Playing the “Masters” in Japan
Titles—simultaneously the dream and the measuring stick for professional mahjong players. Without them, even with skill and years of experience in the league, you’re a nobody. But with them, even if you are a young, aspiring pro, it could be your ticket into the prestigious M-League. But not just any old tournament or league will do; only those recognized by the mahjong community as “Major Titles” will grant the that necessary prestige.
Among the Major Titles there are those that pros and amateurs alike can compete for. One such as this is the Japanese Professional Mahjong League’s Masters title. A short tournament, with the main matches taking place on two consecutive weekends around the Golden Week holidays in Japan, but packed with 240 players from various pro leagues and amateur qualifiers. This past week I was fortunate enough to able to qualify and play in the Masters.
So how does one qualify for the the Masters? There are two ways to qualify: either by performing well in a qualifier, or being seeded into the tournament.
First off, the various qualifiers. The month leading up to the tournament there are various amateur tournaments held in different regions around Japan. Generally, only a single person receives the qualification to compete from each qualifier. The main amateur qualifiers are held in Tokyo. A B-class qualifier with morning and afternoon sessions, as well as a special qualifier for amateurs that have played in the main tournament before or have a special recommendation from JPML. All Master games use an older version of the WRC ruleset with some strict chombo penalties.
To give an idea of how many people pass, the B-Class morning qualifier had 70 participants, and after four hanchan games only the top 4 players would be able to qualify for the main tournaments. With less than 6% of all competing players, and only over 4 hanchan to assert their skill, calling this difficult is an understatement. I had a good day and ended up 3rd in the morning B-class qualifier and was able to earn myself a seat.
For professional players, the path is also not an easy one, but a bit more doable because of seeding. Seeding is prevalent in all mahjong tournaments in Japan. The lowest level of seeding allows a player to participate in the tournament without going through a qualifier. The highest level of seeding, like the previous year’s title holder, allows them to enter the top 16 phase of the tournament directly. As an example, Garthe Nelson, a JPML professional from the U.S., recently placed first in a one day Ron2 championship tournament, and as such was able to attain a seed into the main tournament of the Masters. For professional players without a seed, they must attain a spot in a qualifier.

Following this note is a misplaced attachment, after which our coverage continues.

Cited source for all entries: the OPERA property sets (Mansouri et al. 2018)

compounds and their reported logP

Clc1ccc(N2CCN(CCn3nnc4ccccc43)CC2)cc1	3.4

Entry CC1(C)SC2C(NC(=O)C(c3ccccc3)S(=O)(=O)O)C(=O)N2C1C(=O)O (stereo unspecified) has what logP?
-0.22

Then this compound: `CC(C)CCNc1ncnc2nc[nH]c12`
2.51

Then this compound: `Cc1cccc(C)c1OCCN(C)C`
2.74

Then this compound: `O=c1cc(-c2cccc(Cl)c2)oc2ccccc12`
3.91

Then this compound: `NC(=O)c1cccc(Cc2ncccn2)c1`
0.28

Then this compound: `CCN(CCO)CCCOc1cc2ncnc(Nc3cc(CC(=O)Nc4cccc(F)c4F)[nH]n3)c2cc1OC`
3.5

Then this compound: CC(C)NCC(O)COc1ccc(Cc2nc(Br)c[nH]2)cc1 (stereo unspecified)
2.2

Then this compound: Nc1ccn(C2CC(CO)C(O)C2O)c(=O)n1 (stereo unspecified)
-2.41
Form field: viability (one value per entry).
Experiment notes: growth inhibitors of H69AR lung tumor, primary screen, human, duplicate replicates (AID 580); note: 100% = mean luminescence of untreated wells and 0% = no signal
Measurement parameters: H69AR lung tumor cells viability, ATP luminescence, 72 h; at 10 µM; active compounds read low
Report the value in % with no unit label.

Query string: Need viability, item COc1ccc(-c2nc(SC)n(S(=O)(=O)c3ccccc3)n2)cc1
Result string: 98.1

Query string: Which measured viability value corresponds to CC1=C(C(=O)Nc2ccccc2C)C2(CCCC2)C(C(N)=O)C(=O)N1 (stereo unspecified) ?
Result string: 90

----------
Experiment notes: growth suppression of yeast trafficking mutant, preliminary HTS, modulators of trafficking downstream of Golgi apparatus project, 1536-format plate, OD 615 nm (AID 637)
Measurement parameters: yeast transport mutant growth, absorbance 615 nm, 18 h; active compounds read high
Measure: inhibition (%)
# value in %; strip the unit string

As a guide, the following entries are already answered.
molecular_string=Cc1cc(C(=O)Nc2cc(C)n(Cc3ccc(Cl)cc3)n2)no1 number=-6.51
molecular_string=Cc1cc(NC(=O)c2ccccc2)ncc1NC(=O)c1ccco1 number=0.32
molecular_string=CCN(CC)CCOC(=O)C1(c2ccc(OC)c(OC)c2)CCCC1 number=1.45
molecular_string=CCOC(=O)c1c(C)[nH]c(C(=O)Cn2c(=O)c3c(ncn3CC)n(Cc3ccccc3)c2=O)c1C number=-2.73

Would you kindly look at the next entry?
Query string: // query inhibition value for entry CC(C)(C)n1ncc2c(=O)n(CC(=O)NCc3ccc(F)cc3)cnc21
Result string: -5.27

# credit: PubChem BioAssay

Professional qualifiers take place the weekend before the main tournament. They are split up based on JPML’s current league standings, with B1 players and up being seeded directly into the tournament, and outside organization professionals in their own qualifier. While each individual qualifier has less people than the amateur ones, the percent of qualifying players is still low.
After all qualifiers are done, qualified and seeded players proceed to main tournament. The event is split across three phases played at different location. In the first round, the players play a total of 4 hanchan, with an additional 5th hanchan player by all positive scoring players. At the end of the 5th hanchan, the top 52 players, along with four more seeded into the next part of the tournament, enter the main top 56 person tournament rounds the following day.
I started with the group at JPML’s main dojo. There were a large number of high profile players including top A-League players, M-leaguers, other well known players in the JPML, and some from other organizations. Unfortunately, it was in this round that Garthe and I joined 80% of participants and dropped out of the tournament, unable to make the top cut of players.
The top 56 players enter the second phase of tournament rounds. Players are seated at a table and play multiple hanchan with the same opponents. The top two players on a table at the end of the set moves on to the next round.
First round: Two hanchan, 56 players.
Second round: Three hanchan, 28 players.
Third round: Three hanchan, 16 players (14 winners from the previous round, last year’s winner, and first place overall from the first day).
Finally, the top 8 players advance to the live streamed semi-final and final games the following weekend.
This year, a heretofore unknown player from JPML Hokkaido, Yusho Shinko Pro, won his first big title, and we know relatively nothing about him! Hopefully, with his new found fame, he’ll create a Twitter account so people can learn more!